Good morning Eurohubsters, it’s Craig McGlashan here with the Dealflow.
We’re always keen to look into ways that the European private equity market differs from the US and one of the biggest sectors in which it does is undoubtedly healthcare, with the US enjoying strong integration while Europe is much more fragmented. But today I’ve written about how a European Union regulation is helping bridge the divide – for medical devices at least.
Just the medicine. The Medical Device Regulation (MDR) came into force gradually from its publication in May 2017 and has applied fully since May 2021. From May 2024, all devices placed on the market must conform with the MDR and by May 2025, any devices still in the supply chain that have not reached a final user must be withdrawn.
By introducing greater levels of harmonisation, the regulation has provided a little more stitching to the fractured European healthcare sector, boosting cross-border opportunities, Mark Braganza, managing director at Sun European Partners, told me.
“The advantage that some product spaces have is that regulation can provide consistency and Europe, since the European Medical Agency’s founding, has gone through more and more harmonisation of the standards,” said Braganza. “There have been some recent shifts in the medical device legislation in Europe that have slightly shifted the way that European regulators look at medical device regulation, which is great for those businesses that are well set up to do it and slightly more challenging for businesses that haven’t been ahead of it and seen it coming.
“But it does allow those products to be taken cross-border if you’re set up for it.”
When the EU MDR launched, several medical products experts applauded the fact the EU MDR brought the bloc’s standards closer to that of the US Food and Drug Administration – potentially opening even more cross-border growth opportunities.
“It also allows you to think about how a product fits with the regulation in other geographies, not just the US,” said Braganza. “For great products that are built here in Europe, with the right mindset, there is absolutely no reason why those great products can’t be moved into other geographies as well.”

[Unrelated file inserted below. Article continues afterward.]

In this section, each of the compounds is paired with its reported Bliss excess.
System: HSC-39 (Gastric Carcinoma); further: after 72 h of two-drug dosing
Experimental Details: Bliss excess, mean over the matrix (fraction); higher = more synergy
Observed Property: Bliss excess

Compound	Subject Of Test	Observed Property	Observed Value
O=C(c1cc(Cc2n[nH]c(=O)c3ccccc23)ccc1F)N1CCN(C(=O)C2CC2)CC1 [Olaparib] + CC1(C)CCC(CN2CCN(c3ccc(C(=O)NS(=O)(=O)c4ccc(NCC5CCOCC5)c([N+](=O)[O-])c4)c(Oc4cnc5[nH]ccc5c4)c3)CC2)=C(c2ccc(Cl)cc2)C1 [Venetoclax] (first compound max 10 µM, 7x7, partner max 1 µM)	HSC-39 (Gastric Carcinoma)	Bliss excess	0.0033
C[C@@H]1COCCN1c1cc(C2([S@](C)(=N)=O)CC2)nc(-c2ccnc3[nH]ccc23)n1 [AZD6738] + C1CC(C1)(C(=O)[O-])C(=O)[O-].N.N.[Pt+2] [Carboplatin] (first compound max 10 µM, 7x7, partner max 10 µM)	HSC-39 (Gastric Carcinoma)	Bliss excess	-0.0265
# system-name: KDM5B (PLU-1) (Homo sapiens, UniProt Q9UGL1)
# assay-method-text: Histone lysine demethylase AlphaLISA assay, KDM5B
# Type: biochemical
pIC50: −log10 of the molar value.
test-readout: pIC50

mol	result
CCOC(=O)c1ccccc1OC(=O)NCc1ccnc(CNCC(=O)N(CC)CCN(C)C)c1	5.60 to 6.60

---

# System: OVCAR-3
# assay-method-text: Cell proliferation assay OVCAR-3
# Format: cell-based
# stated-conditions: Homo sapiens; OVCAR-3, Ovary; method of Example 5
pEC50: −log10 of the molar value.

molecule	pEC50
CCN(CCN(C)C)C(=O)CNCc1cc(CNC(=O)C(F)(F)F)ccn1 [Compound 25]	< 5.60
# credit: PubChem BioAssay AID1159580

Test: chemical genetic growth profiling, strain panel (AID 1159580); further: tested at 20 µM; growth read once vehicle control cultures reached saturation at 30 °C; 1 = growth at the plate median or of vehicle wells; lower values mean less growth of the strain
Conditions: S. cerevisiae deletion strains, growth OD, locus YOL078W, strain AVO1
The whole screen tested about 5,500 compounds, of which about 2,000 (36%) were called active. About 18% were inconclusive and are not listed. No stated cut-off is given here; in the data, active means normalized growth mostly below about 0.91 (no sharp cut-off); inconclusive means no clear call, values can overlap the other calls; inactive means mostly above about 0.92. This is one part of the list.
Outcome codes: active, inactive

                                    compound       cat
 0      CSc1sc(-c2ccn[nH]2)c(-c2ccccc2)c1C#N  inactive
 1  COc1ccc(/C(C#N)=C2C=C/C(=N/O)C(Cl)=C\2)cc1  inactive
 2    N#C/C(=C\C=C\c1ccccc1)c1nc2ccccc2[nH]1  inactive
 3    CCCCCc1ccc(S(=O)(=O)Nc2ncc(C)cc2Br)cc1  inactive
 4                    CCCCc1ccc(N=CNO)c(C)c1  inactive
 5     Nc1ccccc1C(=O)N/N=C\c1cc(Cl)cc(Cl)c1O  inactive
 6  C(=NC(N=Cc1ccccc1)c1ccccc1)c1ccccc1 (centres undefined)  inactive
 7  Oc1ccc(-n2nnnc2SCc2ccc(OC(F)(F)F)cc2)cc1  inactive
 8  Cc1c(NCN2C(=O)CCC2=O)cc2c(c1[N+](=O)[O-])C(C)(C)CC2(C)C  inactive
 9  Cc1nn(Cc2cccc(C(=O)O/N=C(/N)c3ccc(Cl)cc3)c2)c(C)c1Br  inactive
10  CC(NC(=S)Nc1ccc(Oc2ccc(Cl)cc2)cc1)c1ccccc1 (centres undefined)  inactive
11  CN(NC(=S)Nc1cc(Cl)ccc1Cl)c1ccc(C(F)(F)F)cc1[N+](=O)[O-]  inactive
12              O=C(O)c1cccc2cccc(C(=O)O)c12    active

Sun European Partners, based in London, is the European adviser to US-based Sun Capital Partners, which has offices in Boca Raton, Los Angeles and New York.
Money. In what is truly a headline writer’s dream, US private equity firm Blackstone is in the running to buy the back catalogue of British rock group Pink Floyd, the Financial Times has reported. The potential deal could value the band’s songs – including Another Brick in the Wall, Comfortably Numb and Shine On You Crazy Diamond – at almost $500 million, the report said.
The FT went with the headline ‘Another brick in the Wall Street as Blackstone seeks Pink Floyd catalogue’. I’d have gone with ‘Money, (don’t) get away’. My PEI Media colleague Tim Kimber went with the impressive ‘The great bid in the sky’.
I’d love to hear your Pink Floyd headlines. Send them to me at firstname.lastname@example.org and the best ones will get a shoutout in the Dealflow.
Going digital. On the confirmed deal front, A&M Capital Europe (AMCE) portfolio company Ayesa has agreed to buy 100% of Ibermática from ProA Capital and other minority shareholders, including ONCE and Kutxabank.
The acquisition will create an international group with advanced technological capabilities, broad sector penetration and a deeper presence across Spain, said Ayesa. It is Ayesa’s third acquisition of the year. AMCE made a majority investment in the Seville-based provider of technology and engineering services in October 2021.
Ibermática was founded in 1973 and helps corporations and public administrations digitalise.
The combination of the two companies will create a digital services group with a turnover of over €600 million. Ibermática will retain its headquarters in Euskadi, Spain.
JayStack-ing up. Sticking with software, Queen’s Park Equity-backed One Beyond, formerly DCSL, has bought Hungarian software development company JayStack.
JayStack provides blue-chip clients across the UK and Europe with business-critical software and cloud infrastructure. Budapest-headquartered JayStack has grown to a team of nearly 100 engineers. One Beyond is a software engineering and digital transformation company headquartered in Farnborough in the UK. It employs over 300 people.
“We are delighted to welcome JayStack into the One Beyond group,” said Sami Igout, investment manager at QPE. “JayStack’s expertise in working with enterprise scale clients across Europe, its reputation for quality and its excellent team culture make JayStack a highly attractive and natural fit with One Beyond.”
As part of the deal, former JayStack CEO Péter Zentai will take up a new role as chief technology officer at One Beyond.
Do the research. Horizon Capital portfolio company STRAT7 has bought Jigsaw Research, a London-based market research agency that works with companies including American Express, the BBC and Deloitte.
Founded in 1998, the company provides quantitative and qualitative research across a range of sectors.
STRAT7, also based in London, is an insight consultancy that works with global brands. It has been a Horizon Capital portfolio company since 2019 and generates over £60 million (€71 million; $71 million) in revenue annually.
That’s it from me – I’ll see you again on Friday.